Poems Here at Home, by James Whitcomb Riley. Pictures by E. W. Kemble.

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Century Company, 1893 - History - 192 pages

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Page 43 - Well, good-by, Jim: Take keer of yourse'f !" Think of a private, now, perhaps, We'll say like Jim, 'At's dumb clean up to the shoulder-straps — And the old man jes' wrapped up in him! Think of him — with the war plum' through, And the glorious old Red-White-and-Blue A-laughin' the news down over Jim, And the old man, bendin' over him — The surgeon turnin...
Page 41 - Was, jes' as we turned to start away, — "Well, good-by, Jim: Take keer of yourse'f !" Teared-like, he was more satisfied Jes' lookin' at Jim And likin' him all to hisse'f-like, see? — 'Cause he was jes' wrapped up in him! And over and over I mind the day The old man come and stood round in the way While we was drillin', a-watchin...
Page 16 - NOTHIN' TO SAY NOTHIN' to say, my daughter! Nothin' at all to say! Gyrls that's in love, I've noticed, giner"ly has their way! Yer mother did, afore you, when her folks objected to me — Yit here I am and here you air! and yer mother— where is she? You look lots like yer mother: purty much same in size; And about the same complected; and favor about the eyes: Like her, too, about livin' here, because she couldn't stay; . It'll 'most seem like you was dead like her!— but I hain't got nothin
Page 63 - Air you go' to keep a fine store like his— An' be a rich merchunt— an' wear fine clothes?— Er what air you go' to be, goodness knows?" An' nen he laughed at 'Lizabuth Ann, An' I says, '"M go' to be a Raggedy Man!— I'm ist go
Page 15 - And touch her, as when first in the old days I touched her girlish hand, nor dared upraise Mine eyes, such was my faint heart's sweet distress. Then silence ; and the perfume of her dress.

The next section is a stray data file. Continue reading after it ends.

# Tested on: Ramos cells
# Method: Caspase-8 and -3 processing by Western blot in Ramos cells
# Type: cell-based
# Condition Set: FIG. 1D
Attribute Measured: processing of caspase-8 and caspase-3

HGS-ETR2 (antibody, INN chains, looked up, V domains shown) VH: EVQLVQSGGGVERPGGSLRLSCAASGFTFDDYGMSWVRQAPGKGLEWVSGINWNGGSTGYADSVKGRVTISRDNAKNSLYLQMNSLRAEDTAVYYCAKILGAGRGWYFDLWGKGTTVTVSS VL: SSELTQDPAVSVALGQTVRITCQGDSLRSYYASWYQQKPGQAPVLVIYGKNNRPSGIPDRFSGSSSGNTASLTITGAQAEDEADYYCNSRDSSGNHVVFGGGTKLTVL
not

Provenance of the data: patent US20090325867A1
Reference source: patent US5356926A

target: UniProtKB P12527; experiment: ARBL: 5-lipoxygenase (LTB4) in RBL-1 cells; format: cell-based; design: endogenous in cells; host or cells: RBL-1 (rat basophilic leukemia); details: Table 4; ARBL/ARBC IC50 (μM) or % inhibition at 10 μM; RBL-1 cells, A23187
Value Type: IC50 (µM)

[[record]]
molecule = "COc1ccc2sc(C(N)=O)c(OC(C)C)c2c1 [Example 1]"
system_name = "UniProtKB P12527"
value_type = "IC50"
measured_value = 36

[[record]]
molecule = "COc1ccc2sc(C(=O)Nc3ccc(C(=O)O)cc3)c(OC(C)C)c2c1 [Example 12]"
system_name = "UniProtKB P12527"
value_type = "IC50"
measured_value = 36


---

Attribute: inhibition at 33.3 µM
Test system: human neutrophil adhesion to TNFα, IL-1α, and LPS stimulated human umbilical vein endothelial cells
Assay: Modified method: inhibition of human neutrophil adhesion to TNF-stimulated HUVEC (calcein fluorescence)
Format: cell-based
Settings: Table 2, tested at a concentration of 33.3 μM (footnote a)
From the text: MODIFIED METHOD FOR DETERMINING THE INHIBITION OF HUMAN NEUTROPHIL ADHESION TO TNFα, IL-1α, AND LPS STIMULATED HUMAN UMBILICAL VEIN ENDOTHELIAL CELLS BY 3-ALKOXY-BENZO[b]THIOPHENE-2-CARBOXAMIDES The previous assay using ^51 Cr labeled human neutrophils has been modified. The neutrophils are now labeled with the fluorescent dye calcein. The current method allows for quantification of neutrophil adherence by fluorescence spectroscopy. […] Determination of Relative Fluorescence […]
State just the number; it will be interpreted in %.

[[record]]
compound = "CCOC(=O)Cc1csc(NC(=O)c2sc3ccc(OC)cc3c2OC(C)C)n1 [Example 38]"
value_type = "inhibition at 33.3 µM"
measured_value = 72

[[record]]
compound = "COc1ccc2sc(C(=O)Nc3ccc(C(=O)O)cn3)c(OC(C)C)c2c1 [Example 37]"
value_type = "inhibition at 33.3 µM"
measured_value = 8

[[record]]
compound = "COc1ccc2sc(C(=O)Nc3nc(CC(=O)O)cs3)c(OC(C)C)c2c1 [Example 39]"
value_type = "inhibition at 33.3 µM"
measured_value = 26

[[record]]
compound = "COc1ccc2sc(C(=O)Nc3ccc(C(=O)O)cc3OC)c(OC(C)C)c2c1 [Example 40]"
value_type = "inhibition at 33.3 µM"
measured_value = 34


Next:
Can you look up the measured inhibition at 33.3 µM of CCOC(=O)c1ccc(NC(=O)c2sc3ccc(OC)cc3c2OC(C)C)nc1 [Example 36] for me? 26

Page 43 - Some way — jes' wrapped up in him ! — And many a time the word 'u'd come "At stirred him up like the tap of a drum — At Petersburg, fer instunce, where Jim rid right into their cannons there, And tuk 'em, and pinted "em...
Page 42 - Tuk the papers, the old man did, A-watchin' fer Jim, Fully believin' he'd make his mark Some way — jes' wrapped up in him! And many a time the word 'ud come 'At stirred him up like the tap of a drum: At Petersburg, fer...
Page 41 - peared wrapped up in him: But when Cap. Biggler, he writ back 'At Jim was the bravest boy we had In the whole dern rigiment, white er black, And his fightin' good as his farmin' bad, — 'At he had led, with a bullet clean Bored through his thigh, and carried the flag Through the bloodiest battle you ever seen, — The old man wound up a letter to him 'At, Cap. read to us, 'at said, — "Tell Jim Good-by; And take keer of hisse'f !" Jim come home jes' long enough To take the whim 'At he'd like to...
Page 181 - Let me, who have not any child to die, Weep with you for the little one whose love I have known nothing of. The little arms that slowly, slowly loosed Their pressure round your neck; the hands you used To kiss. — Such arms — such hands I never knew. May I not weep with you? Fain would I be of service — say some thing, Between the tears, that would be comforting, — But ah ! so sadder than yourselves am I, Who have no child to die.
Page 62 - The Raggedy Man— Ain't he a' awful kind Raggedy Man? Raggedy! Raggedy! Raggedy Man! An' The Raggedy Man, he knows most rhymes An' tells 'em, ef I be good, sometimes: Knows 'bout Giunts, an' Griffuns, an' Elves, An' the Squidgicum'Squees 'at swallers ther

About the author (1893)

Poet, lecturer, and journalist, Riley gained popularity with his series of poems in the Hoosier dialect written under the pseudonym "Benjamin F. Johnson, of Boone." These originally appeared in the Indianapolis Journal, where he worked from 1877 to 1885; in 1883 they were published as The Old Swimmin'-Hole and 'Leven More Poems. His most popular poems are "When the Frost is on the Punkin"' and "The Old Man and Jim." Riley went on numerous lecture tours, entertaining as an actor and humorist. Although best known for his dialect poetry---"comforting, familiar platitudes, restated in verse" (Richard Crowder)---Riley also wrote humorous sketches and other poems. He produced more than 90 volumes of popular poetry, some of which are available in reprinted editions.

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